Me: Ahh. Okay, so, you're from Philly, you're clearly an Eagles fan... blah. Haha. Where do you live now?

Stanley: I live in the mountains in a city called Topanga, which is near Malibu. There's nothing there but coyotes and snakes. What is your football team, Jason?

Me: The Giants. I grew up on Long Island. When you do film composing do you write on bass? 

Stanley: I do very little on the bass. Although all the directors, every single one of them, want me to play some kind of bass. If you listen to all my scores there's some points where there's bass in there. Sometimes a lot, sometimes very little. I did a movie called Transporter and that movie has some very interesting bass in there. It's subtle but it's in there as the director wanted me to do that. There's a lot of bass in Passenger 57. Wesley wanted that.

Me: Stanley, thanks for being on the Phile. This was such a great interview. Please come back soon.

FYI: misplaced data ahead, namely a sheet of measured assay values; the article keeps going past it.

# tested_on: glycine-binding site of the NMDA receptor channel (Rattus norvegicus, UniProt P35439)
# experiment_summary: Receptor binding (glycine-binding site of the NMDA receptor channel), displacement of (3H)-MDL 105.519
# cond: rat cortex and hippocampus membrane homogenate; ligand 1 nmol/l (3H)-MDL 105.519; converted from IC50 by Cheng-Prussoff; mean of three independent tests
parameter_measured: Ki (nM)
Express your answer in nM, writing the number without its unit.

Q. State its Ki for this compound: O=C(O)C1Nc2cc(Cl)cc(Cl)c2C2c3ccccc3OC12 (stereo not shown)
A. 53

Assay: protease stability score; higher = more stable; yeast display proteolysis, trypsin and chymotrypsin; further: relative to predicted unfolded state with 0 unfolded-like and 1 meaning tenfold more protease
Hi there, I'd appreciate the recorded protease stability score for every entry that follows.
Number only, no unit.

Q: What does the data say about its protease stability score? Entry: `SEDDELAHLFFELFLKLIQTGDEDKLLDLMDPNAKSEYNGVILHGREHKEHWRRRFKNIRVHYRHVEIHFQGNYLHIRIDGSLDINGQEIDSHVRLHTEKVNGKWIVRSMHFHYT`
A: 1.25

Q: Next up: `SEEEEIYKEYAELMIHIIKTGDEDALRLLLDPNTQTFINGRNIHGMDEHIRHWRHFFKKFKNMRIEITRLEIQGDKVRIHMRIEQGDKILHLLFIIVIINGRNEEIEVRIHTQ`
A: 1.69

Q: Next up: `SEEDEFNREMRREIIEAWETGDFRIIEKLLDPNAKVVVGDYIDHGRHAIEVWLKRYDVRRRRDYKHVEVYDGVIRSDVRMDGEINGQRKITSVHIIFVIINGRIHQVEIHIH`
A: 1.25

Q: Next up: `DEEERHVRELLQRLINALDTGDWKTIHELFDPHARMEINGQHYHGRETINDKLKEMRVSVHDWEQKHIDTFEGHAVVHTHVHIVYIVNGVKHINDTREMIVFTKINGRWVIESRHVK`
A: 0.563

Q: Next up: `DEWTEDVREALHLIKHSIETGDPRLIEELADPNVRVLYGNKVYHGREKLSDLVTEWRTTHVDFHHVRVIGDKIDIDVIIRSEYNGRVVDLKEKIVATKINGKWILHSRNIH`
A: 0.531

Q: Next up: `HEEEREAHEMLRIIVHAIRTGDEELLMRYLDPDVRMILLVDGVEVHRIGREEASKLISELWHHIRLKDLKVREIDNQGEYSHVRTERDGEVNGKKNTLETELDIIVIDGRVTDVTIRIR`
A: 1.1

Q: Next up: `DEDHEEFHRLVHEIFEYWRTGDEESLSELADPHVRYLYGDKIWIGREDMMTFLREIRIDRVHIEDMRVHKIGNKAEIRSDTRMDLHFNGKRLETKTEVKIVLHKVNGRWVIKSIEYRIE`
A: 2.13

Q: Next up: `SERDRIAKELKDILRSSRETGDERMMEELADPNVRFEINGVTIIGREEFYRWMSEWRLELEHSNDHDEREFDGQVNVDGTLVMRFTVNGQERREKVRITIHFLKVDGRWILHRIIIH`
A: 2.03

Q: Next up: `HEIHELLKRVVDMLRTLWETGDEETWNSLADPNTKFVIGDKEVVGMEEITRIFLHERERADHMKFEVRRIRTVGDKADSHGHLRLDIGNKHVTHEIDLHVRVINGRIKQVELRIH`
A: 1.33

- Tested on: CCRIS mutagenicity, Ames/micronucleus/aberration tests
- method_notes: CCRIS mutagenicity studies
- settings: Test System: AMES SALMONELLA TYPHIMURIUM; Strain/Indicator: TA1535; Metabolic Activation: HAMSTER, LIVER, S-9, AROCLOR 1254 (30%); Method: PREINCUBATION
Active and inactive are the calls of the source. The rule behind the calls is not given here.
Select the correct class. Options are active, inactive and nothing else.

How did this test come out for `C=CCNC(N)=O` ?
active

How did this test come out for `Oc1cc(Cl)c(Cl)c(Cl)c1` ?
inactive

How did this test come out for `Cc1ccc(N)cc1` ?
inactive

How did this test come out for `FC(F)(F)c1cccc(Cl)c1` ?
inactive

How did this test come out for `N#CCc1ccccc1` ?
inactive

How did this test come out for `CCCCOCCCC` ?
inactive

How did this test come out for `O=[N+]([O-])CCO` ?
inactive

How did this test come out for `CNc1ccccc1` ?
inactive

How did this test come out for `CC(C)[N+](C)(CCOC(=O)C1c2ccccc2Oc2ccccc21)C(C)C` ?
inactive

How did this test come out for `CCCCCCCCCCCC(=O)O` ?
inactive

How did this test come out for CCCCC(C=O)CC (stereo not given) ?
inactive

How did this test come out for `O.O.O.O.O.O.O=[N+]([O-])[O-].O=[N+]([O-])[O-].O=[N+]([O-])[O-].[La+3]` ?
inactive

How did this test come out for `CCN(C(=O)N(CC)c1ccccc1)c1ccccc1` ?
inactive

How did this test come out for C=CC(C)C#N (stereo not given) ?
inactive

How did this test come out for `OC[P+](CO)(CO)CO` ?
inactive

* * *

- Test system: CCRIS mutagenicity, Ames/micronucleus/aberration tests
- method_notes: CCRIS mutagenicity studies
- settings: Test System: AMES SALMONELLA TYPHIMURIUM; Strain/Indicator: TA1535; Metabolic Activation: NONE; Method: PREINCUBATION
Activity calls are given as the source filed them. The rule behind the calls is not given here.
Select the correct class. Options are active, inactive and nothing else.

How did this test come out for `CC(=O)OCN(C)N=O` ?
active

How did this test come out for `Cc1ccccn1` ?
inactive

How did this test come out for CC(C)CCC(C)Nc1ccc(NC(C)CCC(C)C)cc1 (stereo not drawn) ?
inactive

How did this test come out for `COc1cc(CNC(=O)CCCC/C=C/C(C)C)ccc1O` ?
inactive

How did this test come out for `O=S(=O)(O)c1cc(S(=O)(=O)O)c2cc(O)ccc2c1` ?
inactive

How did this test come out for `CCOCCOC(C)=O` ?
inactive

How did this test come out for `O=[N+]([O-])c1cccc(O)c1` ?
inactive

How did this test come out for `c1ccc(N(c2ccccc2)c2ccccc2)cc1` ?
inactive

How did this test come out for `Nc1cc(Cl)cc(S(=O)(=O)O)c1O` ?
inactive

Stanley: Cool. Good talking to you, Jason.

That about does it for this entry of the Phile. Thanks to Stanley Clarke for a really good interview. Okay, so on Friday I am going to have a procedure done. They are gonna put one of these next to my heart...

With that said, the Phile SHOULD be back on Monday with legendary producer Rupert Hine. Spread the word, not the turd. Don't let snakes and alligators bite you. Bye, love you, bye.

I don't want you, cook my bread, I don't want you, make my bed, I don't want your money too, I just want to make love to you. - Willie Dixon

Monday, May 20, 2019

Pheaturing Luke Bentham From The Dirty Nil